Supreme leader describes aerial bombardment as “genocide” as Houthi fighters capture capital of Shabwa province.
Lahore, Pakistan – Pakistan’s parliament has unanimously passed a resolution affirming the country’s “neutrality” in the Yemen conflict, in a move that indicates the South Asian country will not be joining a Saudi-led military coalition that is currently fighting Houthi rebels in Yemen.
A joint session of parliament has been debating the issue in the capital Islamabad all week, and unanimously passed the resolution, presented by Ishaq Dar, the finance minister, on Friday afternoon.
The resolution expresses the “desire that Pakistan should maintain neutrality in the Yemen conflict”, while reaffirming Pakistan’s “unequivocal support of the Kingdom of Saudi Arabia”.
Members of parliament agreed that Pakistan would “stand shoulder to shoulder” with Saudi Arabia in case of a violation of that country’s territorial integrity, or a threat to Muslim holy sites in Mecca and Medina.
The vote on Friday comes on the heels of frenetic diplomatic activity, with Mohammad Javad Zarif, Iranian foreign minister, in Islamabad for a two-day visit that concluded on Thursday, following Pakistani leader Nawaz Sharif’s meetings in Turkey with that country’s leadership on the issue.
Pakistani leaders have also met senior Saudi officials in Riyadh in the last two weeks, while the country’s military leadership has been in talks with Iran and Egypt.
Peace broker’s role
Pakistan, alongside regional ally Turkey, has placed itself as a peace broker in the conflict, calling on the UN and Organisation of Islamic Conference (OIC) to take a pro-active role in fostering dialogue to end the conflict.
The parliamentary resolution is not binding on the executive, but the fact that text was proposed by senior cabinet member Dar, who is a member of the ruling PML-N party, and that it was passed unanimously indicate that it is highly unlikely the government would defy it.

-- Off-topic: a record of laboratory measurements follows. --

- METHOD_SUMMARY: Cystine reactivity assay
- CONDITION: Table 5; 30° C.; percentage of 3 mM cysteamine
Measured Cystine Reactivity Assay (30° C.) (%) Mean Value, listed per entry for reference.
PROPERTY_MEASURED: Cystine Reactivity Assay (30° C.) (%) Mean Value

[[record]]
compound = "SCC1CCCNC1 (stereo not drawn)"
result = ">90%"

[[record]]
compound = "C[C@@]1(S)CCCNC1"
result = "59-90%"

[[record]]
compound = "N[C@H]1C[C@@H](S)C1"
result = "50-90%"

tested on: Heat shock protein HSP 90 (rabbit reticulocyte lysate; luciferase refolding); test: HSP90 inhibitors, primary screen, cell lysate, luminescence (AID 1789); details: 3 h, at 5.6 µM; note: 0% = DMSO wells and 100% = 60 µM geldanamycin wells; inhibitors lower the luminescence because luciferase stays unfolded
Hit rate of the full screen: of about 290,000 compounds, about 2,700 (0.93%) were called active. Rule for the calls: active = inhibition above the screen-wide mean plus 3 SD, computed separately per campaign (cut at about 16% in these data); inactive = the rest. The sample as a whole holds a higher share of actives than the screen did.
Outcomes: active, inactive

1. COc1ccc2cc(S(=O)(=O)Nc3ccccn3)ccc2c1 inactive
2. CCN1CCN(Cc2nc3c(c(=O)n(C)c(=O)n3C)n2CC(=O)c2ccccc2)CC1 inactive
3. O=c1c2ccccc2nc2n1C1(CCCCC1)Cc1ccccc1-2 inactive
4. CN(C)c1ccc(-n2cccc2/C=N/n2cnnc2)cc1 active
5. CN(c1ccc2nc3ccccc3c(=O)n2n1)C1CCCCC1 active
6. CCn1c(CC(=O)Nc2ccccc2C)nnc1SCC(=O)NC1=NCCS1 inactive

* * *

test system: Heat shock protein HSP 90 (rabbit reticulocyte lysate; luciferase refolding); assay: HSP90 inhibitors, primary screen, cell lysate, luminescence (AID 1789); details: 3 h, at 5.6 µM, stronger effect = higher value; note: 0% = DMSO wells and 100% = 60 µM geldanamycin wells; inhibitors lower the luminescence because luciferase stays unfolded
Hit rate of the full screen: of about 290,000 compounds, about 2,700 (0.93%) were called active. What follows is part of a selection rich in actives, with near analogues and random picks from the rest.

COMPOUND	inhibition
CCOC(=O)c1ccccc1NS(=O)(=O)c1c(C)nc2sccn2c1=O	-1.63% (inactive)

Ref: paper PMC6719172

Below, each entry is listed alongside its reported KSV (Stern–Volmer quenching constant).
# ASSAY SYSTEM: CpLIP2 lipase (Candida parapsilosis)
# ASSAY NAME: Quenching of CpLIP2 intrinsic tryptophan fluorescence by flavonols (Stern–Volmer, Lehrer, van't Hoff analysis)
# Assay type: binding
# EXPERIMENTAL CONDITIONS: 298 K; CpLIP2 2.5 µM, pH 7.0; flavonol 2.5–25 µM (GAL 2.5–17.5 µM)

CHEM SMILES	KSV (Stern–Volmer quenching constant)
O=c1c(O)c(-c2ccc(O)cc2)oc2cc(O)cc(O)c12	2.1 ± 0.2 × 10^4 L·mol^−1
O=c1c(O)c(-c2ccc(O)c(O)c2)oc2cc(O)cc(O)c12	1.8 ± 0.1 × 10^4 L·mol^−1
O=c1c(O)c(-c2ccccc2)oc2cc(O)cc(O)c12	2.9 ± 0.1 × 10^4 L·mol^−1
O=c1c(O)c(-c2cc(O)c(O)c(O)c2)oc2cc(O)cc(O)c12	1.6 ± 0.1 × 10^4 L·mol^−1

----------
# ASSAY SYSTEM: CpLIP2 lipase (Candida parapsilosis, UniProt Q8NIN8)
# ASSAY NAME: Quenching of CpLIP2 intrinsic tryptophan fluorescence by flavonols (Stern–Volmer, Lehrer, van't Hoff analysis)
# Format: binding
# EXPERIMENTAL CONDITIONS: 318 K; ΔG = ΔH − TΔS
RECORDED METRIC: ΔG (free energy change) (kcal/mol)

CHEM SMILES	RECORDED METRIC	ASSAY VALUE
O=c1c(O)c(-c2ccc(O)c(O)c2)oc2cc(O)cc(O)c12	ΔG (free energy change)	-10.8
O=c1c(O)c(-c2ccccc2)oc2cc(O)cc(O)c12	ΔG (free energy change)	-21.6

The resolution passed on Friday “calls upon the warring factions in Yemen to resolve their differences peacefully through dialogue”.
Members of both houses of parliament had been debating the issue since Monday, when the government convened the joint session to formulate a joint position on the conflict.
On Monday, Khawaja Asif, Pakistani defence minister, revealed that Saudi Arabia had, in meetings with the Pakistani leadership, conveyed a request for fighter jets, ground troops and naval warships to be contributed to Saudi Arabia’s Operation Decisive Storm.
The operation has been under way since March 25, when Saudi Arabia began airstrikes on Houthi rebel positions in Sanaa on the request of Yemeni President Abd-Rabbu Mansour Hadi, who the international community recognizes as the legitimate president of the country.
Hadi has been taking refuge in Saudi Arabia since March 27, after Houthi fighters, ascendant in their military campaign against the state since late last year, made advances towards Aden, where he was based since February.